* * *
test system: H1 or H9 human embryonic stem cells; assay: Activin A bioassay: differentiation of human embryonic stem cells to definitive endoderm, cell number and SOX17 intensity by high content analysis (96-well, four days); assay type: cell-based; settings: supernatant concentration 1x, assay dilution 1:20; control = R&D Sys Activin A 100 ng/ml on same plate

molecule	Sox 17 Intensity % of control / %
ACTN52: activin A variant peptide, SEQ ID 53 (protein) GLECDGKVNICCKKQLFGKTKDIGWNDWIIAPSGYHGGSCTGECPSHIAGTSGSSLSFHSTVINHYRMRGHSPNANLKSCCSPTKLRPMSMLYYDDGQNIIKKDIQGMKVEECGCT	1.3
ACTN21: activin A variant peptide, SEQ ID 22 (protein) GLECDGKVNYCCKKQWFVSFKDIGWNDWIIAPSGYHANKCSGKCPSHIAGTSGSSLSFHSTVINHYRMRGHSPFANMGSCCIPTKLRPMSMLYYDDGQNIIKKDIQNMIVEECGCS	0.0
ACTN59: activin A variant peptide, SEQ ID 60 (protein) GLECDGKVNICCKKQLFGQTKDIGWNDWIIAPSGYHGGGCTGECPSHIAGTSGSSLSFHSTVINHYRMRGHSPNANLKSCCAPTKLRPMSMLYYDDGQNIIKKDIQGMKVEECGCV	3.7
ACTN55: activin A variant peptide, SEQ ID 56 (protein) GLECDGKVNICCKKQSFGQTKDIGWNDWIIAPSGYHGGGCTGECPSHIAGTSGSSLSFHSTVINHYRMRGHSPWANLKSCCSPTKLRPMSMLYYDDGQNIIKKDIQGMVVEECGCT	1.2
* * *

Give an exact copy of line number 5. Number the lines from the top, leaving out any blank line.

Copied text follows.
ACTN59: activin A variant peptide, SEQ ID 60 (protein) GLECDGKVNICCKKQLFGQTKDIGWNDWIIAPSGYHGGGCTGECPSHIAGTSGSSLSFHSTVINHYRMRGHSPNANLKSCCAPTKLRPMSMLYYDDGQNIIKKDIQGMKVEECGCV	3.7